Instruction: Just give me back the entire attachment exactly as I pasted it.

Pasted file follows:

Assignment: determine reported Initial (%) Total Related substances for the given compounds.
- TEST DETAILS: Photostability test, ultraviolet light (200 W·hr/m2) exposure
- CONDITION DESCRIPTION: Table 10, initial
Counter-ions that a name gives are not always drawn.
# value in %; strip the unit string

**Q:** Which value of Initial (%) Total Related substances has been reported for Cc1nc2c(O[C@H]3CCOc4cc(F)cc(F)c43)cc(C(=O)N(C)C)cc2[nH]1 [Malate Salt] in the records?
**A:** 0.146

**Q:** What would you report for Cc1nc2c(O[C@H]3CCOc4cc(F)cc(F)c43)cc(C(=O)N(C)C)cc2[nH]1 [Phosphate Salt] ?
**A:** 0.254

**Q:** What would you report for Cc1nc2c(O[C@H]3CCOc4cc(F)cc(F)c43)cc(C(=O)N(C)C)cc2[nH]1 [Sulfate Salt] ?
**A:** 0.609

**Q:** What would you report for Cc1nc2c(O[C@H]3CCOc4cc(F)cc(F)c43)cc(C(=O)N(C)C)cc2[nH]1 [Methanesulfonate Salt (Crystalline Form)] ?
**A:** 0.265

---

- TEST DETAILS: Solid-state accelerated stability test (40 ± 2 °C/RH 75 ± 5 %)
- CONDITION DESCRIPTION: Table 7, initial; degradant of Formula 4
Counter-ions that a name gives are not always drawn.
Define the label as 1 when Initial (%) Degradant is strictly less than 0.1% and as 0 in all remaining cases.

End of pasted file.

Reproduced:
Assignment: determine reported Initial (%) Total Related substances for the given compounds.
- TEST DETAILS: Photostability test, ultraviolet light (200 W·hr/m2) exposure
- CONDITION DESCRIPTION: Table 10, initial
Counter-ions that a name gives are not always drawn.
# value in %; strip the unit string

**Q:** Which value of Initial (%) Total Related substances has been reported for Cc1nc2c(O[C@H]3CCOc4cc(F)cc(F)c43)cc(C(=O)N(C)C)cc2[nH]1 [Malate Salt] in the records?
**A:** 0.146

**Q:** What would you report for Cc1nc2c(O[C@H]3CCOc4cc(F)cc(F)c43)cc(C(=O)N(C)C)cc2[nH]1 [Phosphate Salt] ?
**A:** 0.254

**Q:** What would you report for Cc1nc2c(O[C@H]3CCOc4cc(F)cc(F)c43)cc(C(=O)N(C)C)cc2[nH]1 [Sulfate Salt] ?
**A:** 0.609

**Q:** What would you report for Cc1nc2c(O[C@H]3CCOc4cc(F)cc(F)c43)cc(C(=O)N(C)C)cc2[nH]1 [Methanesulfonate Salt (Crystalline Form)] ?
**A:** 0.265

---

- TEST DETAILS: Solid-state accelerated stability test (40 ± 2 °C/RH 75 ± 5 %)
- CONDITION DESCRIPTION: Table 7, initial; degradant of Formula 4
Counter-ions that a name gives are not always drawn.
Define the label as 1 when Initial (%) Degradant is strictly less than 0.1% and as 0 in all remaining cases.